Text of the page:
As part of the biggest overhaul of its A$650 billion-a-day ($463 billion) payments industry in a quarter century, Australia will create a licensing framework for cryptocurrency exchanges.
Additionally, the country will introduce payment laws that will cover online transaction providers such as Apple Inc and Alphabet Inc’s Google, as well as buy-now-pay-later (BNPL) providers such as Afterpay Ltd and end the run of them operating without direct supervision.
“If we do not reform the current framework, it will be Silicon Valley that determines the future of our payment system,” Treasurer Josh Frydenberg said in speech. “Australia must retain its sovereignty over our payment system.”
Taking a more inclusive approach than countries like India and China, Australia’s conservative government is leading global efforts to rein in large tech companies.
The use of cryptocurrency and non-cash payments has exploded in Australia during the pandemic as people’s lives shifted online.
Australians make 55 million non-cash payments every day, according to government data, almost half of whom use their phones to make payments. The number of Australians transacting in cryptocurrency has surged 63% so far this year, compared with last year.
Frydenberg said the government would begin consultation in early 2022 on establishing a licencing framework for digital exchanges, allowing the purchase and sale of crypto assets by consumers in a regulated environment.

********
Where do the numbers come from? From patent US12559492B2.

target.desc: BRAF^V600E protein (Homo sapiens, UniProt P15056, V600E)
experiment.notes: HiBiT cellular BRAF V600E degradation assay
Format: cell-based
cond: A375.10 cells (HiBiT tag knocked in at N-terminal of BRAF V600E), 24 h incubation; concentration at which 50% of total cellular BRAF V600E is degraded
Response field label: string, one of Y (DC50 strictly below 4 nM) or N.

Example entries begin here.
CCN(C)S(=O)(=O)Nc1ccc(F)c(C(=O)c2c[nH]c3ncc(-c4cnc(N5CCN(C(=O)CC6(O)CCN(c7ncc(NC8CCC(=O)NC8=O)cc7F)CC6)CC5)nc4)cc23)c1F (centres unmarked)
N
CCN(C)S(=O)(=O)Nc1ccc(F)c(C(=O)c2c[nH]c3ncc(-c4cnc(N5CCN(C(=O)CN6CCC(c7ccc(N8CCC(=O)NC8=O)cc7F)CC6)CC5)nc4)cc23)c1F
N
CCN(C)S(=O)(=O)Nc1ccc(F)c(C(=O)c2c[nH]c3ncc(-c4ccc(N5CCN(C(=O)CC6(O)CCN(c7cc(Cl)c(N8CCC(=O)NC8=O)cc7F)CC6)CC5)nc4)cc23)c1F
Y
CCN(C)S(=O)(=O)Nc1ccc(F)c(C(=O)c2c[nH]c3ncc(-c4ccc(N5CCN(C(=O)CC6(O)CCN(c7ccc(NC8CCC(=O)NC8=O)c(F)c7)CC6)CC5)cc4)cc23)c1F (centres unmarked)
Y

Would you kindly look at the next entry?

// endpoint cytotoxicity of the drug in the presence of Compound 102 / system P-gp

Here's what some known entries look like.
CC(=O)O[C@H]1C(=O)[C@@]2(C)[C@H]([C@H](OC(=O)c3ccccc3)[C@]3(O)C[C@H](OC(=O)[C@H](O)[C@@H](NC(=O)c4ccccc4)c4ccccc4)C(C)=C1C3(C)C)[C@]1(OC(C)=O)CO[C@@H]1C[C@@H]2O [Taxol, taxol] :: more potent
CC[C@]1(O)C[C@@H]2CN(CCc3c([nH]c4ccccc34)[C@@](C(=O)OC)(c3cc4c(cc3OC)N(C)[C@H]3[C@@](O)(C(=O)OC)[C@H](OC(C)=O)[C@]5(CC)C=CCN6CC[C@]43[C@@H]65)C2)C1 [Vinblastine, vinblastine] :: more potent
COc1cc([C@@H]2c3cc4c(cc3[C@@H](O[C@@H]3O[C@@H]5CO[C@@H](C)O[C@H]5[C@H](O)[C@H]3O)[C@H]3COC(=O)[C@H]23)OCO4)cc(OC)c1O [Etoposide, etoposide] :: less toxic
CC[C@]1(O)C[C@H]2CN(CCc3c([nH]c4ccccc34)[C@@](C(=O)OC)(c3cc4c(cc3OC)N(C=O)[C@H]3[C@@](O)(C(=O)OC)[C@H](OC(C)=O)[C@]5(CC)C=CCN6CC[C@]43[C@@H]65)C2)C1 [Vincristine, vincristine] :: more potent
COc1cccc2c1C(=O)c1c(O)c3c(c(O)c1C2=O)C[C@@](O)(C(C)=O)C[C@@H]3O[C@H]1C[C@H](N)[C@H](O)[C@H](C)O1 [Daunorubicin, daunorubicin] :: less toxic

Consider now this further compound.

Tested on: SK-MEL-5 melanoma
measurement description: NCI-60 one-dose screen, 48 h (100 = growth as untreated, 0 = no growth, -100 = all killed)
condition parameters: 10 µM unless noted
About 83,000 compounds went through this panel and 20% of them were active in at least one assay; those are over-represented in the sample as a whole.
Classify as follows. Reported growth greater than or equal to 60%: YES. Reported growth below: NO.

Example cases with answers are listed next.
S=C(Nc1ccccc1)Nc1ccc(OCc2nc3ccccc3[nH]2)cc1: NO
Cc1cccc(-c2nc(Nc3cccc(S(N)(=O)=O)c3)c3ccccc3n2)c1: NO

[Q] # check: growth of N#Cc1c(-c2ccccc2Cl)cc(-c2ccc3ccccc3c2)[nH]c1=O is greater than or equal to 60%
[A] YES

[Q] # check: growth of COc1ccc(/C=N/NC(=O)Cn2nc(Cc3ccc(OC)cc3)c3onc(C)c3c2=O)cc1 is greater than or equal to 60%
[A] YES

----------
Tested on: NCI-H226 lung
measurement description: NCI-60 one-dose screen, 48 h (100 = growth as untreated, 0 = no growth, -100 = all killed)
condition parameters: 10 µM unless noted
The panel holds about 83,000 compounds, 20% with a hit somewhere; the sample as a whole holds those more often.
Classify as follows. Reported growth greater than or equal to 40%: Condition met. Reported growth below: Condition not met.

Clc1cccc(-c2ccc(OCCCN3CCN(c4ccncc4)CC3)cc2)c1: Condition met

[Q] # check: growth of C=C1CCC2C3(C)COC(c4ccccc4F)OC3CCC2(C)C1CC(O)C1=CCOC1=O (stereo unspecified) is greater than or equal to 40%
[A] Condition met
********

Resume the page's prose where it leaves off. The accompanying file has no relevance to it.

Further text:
According to Frydenberg, the government will also consult on regulating businesses that hold crypto assets on behalf of consumers, as well as the feasibility of a central bank digital currency.
A spokesperson for Afterpay, which has agreed to a buyout from Square Inc, the payments firm of Twitter Inc founder Jack Dorsey, said it supported “any approach that takes into account consumer benefits from the innovation and competition Afterpay has brought to the market”.
Apple declined to comment while Google had no immediate comment.
Gerard Brody, chief executive of the Consumer Action Law Centre, said regulating crypto exchanges would recognise those entities “are now holding significant sums of peoples’ money and investments”.
Regulating BNPL companies would “address the significant risk of debt and financial stress associated with these products,” Brody added in a statement.